Mobile communication gives us a way to communicate with anyone in the mobile network, which is basically everyone in this stage of its development, anywhere and anytime. Not only this, but now through various programs such as facebook and twitter, we have multiple ways to communicate with people on different levels. The ability to communicate like this has done wonders for our need for need for human contact. Taking a quote from Marnie’s Blog:

“You really feel lost when not being able to use your phone because you feel disconnected from the world.”

Though not even 15 years ago this phenomenon was practically non existent, with the rapid development of technology this feeling of being “disconnected” without a method of mobile communication is becoming widespread through our society. We can go further into this with a quote from katiebenedict13comm2f00‘s page:

“I pay more attention to my phone then to my school work – I am always checking my text messages, Facebook posts, tweets and emails. If I don’t see the red light blinking on my phone I feel, “what’s going on?” I feel cut off, even lonely.”

While it may seem bizarre to people who are not apart of this “revolution” mobile technology has created, mobile communication has allowed us to express ourselves, and feel apart of something socially wherever we are. As I discussed previously in my minor blog, a quote I find very compelling from by Scott W. Campbell andYong Jin Park states:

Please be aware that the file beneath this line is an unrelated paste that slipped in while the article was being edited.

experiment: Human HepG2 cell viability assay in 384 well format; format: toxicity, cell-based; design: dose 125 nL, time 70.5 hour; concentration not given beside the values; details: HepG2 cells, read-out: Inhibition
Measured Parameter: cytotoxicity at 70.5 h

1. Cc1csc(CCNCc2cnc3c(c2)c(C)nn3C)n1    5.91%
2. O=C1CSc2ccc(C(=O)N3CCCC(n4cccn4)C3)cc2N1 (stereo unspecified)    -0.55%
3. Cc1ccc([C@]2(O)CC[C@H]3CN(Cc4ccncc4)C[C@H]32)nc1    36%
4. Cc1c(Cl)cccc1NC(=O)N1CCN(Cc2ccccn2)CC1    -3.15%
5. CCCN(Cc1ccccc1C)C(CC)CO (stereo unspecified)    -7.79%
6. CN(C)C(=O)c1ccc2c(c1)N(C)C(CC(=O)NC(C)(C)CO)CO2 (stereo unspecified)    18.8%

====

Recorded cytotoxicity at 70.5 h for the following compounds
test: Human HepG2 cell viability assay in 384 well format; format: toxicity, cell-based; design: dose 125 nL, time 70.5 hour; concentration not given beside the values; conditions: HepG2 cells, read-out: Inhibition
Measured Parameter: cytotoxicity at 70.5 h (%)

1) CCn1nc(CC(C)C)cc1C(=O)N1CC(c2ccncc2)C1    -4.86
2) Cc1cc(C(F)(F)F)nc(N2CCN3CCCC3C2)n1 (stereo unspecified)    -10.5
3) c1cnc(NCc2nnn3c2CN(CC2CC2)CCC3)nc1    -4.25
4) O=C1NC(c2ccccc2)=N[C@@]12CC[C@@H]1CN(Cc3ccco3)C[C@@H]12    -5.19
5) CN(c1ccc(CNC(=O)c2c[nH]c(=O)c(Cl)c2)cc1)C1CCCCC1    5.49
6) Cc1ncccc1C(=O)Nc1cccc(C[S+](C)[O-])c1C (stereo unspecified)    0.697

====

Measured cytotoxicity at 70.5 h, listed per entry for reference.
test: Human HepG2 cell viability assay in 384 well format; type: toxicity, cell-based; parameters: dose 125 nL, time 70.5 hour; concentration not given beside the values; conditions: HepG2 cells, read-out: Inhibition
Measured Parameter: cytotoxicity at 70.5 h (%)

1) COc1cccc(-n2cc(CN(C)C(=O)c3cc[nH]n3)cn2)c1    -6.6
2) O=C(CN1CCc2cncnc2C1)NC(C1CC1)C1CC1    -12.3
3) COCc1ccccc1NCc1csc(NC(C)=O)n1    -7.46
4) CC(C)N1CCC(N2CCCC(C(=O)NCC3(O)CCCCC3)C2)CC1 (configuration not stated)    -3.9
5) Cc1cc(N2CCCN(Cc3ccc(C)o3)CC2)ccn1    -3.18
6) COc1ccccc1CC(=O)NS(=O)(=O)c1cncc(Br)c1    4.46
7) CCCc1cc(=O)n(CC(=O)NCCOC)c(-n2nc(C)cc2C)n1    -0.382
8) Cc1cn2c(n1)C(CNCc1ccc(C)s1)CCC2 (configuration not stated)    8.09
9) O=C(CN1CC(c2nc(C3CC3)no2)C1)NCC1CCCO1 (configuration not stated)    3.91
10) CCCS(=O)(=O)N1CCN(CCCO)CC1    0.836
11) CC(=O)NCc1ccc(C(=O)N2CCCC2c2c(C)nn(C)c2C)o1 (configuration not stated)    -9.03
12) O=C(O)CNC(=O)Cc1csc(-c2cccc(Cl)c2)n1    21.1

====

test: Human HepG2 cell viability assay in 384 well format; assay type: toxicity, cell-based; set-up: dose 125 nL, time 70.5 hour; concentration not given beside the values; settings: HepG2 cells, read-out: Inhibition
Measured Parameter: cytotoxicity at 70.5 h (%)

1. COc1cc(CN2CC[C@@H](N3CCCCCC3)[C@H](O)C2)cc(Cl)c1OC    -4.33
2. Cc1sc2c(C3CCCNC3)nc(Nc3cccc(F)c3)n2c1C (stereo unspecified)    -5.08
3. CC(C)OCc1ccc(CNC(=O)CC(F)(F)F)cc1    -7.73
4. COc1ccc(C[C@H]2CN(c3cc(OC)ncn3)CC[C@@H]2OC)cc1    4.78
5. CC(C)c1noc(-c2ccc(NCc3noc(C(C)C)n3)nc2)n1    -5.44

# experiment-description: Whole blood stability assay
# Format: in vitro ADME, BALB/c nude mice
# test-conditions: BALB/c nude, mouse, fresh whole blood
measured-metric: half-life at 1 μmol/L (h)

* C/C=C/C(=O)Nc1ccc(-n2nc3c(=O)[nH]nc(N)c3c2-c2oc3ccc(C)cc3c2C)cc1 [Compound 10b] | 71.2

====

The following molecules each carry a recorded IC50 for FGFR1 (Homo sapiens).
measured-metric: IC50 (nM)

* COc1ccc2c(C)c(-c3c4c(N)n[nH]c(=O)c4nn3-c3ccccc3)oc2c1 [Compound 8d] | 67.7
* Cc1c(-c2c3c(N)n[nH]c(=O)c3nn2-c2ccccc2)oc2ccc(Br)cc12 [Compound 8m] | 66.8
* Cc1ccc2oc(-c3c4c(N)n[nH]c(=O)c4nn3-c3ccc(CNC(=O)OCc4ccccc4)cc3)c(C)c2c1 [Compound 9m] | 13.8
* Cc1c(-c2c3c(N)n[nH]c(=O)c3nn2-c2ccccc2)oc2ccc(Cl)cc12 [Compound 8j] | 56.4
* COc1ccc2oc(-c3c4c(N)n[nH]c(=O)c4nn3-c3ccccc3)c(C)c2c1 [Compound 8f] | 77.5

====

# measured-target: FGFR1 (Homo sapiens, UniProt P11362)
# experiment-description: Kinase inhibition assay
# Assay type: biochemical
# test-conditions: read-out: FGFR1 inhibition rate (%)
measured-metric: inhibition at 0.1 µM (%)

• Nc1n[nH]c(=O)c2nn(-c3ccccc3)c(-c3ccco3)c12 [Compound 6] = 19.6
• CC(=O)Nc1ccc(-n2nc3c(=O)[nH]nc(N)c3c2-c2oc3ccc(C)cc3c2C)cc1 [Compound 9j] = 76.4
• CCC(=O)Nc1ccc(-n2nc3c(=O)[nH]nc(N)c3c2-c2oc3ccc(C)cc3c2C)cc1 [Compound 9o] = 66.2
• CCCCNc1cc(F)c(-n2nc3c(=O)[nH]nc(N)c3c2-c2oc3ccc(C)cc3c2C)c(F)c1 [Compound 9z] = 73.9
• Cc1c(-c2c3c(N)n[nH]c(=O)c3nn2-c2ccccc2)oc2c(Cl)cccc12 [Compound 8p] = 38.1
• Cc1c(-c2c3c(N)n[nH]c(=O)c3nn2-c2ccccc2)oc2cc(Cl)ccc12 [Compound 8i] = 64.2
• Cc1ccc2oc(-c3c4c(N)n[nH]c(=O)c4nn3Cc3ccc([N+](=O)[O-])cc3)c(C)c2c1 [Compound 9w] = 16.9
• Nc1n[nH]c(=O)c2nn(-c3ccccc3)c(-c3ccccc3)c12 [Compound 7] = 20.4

“The mobile phone lowers the threshold for interaction”

Through these mediums such as facebook and twitter, as well as through text messages and similar means of mobile communication, the so called “threshold” of human interaction has been decreased dramatically. People are now able to communicate things so easily, they will now discuss things they previously thought were too unimportant to actually call or meet someone to discuss. This gives people reasons to talk to people they never would have before, and hold conversations they would have previously never had. Though it may seem trivial, these new social interactions are strengthening ties between people, and providing the human contact we mentally require with a much lower “threshold” improving the quality of life for many people. This is especially true for people that may have found typical face-to-face forms of communication difficult due to issues such as social anxiety or even and inability to leave their house often or at all due to an injury or disability. However, this goes into a semi-related yet different topic on the benefits of mobile technology and communication to people with disabilities.